Pro Wrestling
Pro Wrestling

Steven Douglas McMichael (October 17, 1957) is an American former Football defensive tackle who played for the New England Patriots, Chicago Bears, and the Green Bay Packers of the NFL. He was also a professional wrestler for four years in World Championship Wrestling.

NFL career

Steve "Mongo" McMichael was drafted out of Texas in 1980 by the New England Patriots. He was acquired by the Chicago Bears as a free agent in 1981. He would become one of their starting defensive tackles and help lead them to a Super Bowl win in 1985. He had a streak of 101 games started until 1990, when his playing time was reduced. He led the Bears with 11 1/2 sacks in 1988. He had 108 tackles in 1989. McMichael was named to the NFC's Pro Bowl teams for the 1986 and 1987 seasons. He played with the Green Bay Packers in 1994 before retiring.

Pro wrestling

World Wrestling Federation (1995)

After the end of his NFL career, he appeared at ringside in the WWF for Lawrence Taylor at WrestleMania XI on April 2, 1995 in Hartford, Connecticut. Taylor was wrestling Bam Bam Bigelow and there were several football players at ringside to keep wrestlers from interfering in the match. At a previous RAW, McMichael did guest commentary and would later brawl with Kama Mustafa, one of Bigelow's comrades. The fight was all over the arena floor and almost into the stands, soon being broken up by personnel. Taylor ended up winning the later match. For unknown reasons, McMichael was not seen again on WWF television.

World Championship Wrestling (1995-1999)

Mongo then went to World Championship Wrestling (WCW) as a commentator. He bickered with Bobby Heenan during matches and brought his dog Pepe with him to the broadcast booth. In April 1996, Ric Flair started hitting on his wife Debra, who would sit at ringside during WCW Monday Nitro. Mongo did not like this and challenged Flair and Arn Anderson to a match with his partner Kevin Greene. He trained with Randy Savage (In reality, he was trained by Terry Taylor at the WCW Power Plant.), while Flair and Arn got Heenan to be their "coach" for the match.

The match took place at the Great American Bash PPV on June 16, 1996. During the match, Debra & Greene's wife were chased to the back by Woman and Miss Elizabeth. Debra came back with Woman and Elizabeth, and she had a briefcase full of money and a Four Horsemen T-shirt. Mongo accepted it and hit Greene in the head with the briefcase. Then they all pounded on Savage, and the Horsemen (along with Chris Benoit) were four strong again.

His first singles match was against Joe Gomez on the Bash at the Beach PPV on July 7, 1996. Mongo won with his signature move, the Mongo Spike, which is a reference to his football career having never being able to spike the ball in a game because of never personally scoring.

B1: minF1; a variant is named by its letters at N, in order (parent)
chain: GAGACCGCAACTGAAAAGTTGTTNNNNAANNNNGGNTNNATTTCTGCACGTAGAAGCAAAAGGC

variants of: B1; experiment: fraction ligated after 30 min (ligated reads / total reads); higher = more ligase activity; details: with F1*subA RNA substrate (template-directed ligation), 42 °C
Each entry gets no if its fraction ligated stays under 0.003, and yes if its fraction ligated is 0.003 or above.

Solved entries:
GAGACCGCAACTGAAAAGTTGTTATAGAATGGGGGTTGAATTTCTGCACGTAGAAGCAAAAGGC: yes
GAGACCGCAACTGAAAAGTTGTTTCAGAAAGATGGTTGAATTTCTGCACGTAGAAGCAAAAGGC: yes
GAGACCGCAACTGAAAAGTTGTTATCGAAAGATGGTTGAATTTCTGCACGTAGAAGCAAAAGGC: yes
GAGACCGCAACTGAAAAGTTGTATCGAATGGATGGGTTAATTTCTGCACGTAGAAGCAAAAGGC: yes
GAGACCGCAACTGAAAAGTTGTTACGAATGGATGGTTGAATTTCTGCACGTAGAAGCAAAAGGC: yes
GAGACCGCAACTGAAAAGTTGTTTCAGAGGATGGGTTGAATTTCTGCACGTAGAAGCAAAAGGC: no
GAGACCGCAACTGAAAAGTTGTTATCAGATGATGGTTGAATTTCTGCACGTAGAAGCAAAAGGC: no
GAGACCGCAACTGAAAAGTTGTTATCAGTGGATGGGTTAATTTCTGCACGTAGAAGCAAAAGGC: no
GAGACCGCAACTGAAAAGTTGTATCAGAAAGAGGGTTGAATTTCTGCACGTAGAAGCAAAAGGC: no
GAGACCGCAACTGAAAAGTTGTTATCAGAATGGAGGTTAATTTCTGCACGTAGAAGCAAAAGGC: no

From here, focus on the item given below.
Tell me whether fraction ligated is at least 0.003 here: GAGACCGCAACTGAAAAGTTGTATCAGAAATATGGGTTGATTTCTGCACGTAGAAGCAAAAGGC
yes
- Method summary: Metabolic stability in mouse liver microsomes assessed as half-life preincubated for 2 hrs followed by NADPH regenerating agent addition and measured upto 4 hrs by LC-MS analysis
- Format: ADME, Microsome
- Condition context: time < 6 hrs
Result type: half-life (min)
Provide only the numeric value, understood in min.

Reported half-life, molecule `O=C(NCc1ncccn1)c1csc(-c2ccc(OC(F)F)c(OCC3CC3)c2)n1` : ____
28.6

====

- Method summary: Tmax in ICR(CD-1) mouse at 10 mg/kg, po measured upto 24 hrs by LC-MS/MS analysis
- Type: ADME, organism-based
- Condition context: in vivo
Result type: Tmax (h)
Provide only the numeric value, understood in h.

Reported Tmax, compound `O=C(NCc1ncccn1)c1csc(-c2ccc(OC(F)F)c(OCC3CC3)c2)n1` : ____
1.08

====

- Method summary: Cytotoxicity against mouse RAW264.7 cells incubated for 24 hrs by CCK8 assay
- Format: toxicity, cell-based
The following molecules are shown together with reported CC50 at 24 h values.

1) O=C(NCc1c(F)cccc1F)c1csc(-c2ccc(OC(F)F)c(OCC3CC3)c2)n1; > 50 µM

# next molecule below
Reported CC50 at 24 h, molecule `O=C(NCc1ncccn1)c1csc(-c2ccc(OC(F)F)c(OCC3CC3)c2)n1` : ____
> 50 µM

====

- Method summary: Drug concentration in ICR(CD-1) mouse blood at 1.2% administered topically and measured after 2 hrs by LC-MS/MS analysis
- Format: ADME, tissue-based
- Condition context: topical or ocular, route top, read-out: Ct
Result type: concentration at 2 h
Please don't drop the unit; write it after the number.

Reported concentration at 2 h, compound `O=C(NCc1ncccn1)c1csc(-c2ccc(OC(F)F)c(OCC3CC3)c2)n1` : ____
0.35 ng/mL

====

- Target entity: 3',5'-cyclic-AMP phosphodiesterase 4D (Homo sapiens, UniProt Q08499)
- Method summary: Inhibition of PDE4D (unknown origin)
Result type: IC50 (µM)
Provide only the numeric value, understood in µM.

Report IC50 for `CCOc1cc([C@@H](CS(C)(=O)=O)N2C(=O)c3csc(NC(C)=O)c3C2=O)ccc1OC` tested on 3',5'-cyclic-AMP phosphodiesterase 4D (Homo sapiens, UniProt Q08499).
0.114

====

He went on to feud with the Dungeon of Doom with the other Horsemen, and he had problems with Jeff Jarrett over the affections of Debra in late 1996 through early 1997. Because of this, Woman would trash Debra, causing Mongo and Benoit to step in each time. The turning point in the Mongo-Jarrett issue was at SuperBrawl on February 23, 1997. Mongo wrestled Jarrett; and if Jarrett won, he was an official Horsemen. Debra interfered for Jarrett, so he would win. Then, Mongo and Jarrett had to team, and they bickered at first but then became a solid team.

Mongo wrestled two football players in 1997. He beat Reggie White at Slamboree on May 18, 1997 and lost to Kevin Greene at the Great American Bash on June 15, 1997, which saw Mongo slapped by Greene's mother at ringside.

In July 1997, Jarrett was kicked out of the Horsemen, and Debra soon left Mongo for Jarrett. Mongo got his revenge when he defeated Jarrett for the WCW United States Heavyweight Championship at the Clash of the Champions on August 21, 1997. Just weeks earlier, Arn Anderson had been forced to retire due to an injury, and Curt Hennig took his place in the Horsemen. At Fall Brawl on September 14, 1997, Hennig turned on the Horsemen and joined the nWo. The next night on Nitro, Hennig defeated Mongo for the United States Title, and Flair disbanded the Horsemen.

Mongo went after Debra's stable of wrestlers that included Jarrett, Eddie Guerrero, and Alex Wright. Debra hired Bill Goldberg to get Mongo, and he became one of Goldberg's first victims in November 1997.

He briefly helped Benoit feud with Raven's Flock in January 1998 and then got into a feud with Davey Boy Smith, in which he broke his hand during a match at Super Brawl in February.

Mongo returned in June 1998 and had a feud with Stevie Ray and finally helped to reform the Four Horsemen in October with Flair, Benoit, Malenko, and manager Arn Anderson.

They feuded with the nWo, and, in early 1999, Mongo left WCW for good. He was divorced from Debra around this time. She was already dating World Wrestling Federation superstar Stone Cold Steve Austin, prompting McMichael to do an interview with The National Enquirer entitled "Stone Cold Stole My Wife!"

After Wrestling

McMichael co-hosts a Bear pre-game show with Carmen DeFalco on ESPN 1000 in Chicago, and is the head coach of the Chicago Slaughter of the Continental Indoor Football League

McMichael was a guest singer for Take Me Out to the Ball Game at a game between the Chicago Cubs and Colorado Rockies in August 2001. After home plate umpire Angel Hernandez called Ron Coomer out at the plate on a controversial call, McMichael questioned Hernandez's call and said that he'd be waiting for him after the game. Hernandez ejected McMichael after he sang.

Total Nonstop Action Wrestling (2008)

McMichael returned to professional wrestling for Total Nonstop Action Wrestling's flagship pay-per-view, Bound For Glory, where he refereed the Monster's Ball Match. This match was notable for McMichael's extremely slow cadence for a three count.

In Wrestling

Championships and accomplishments

External links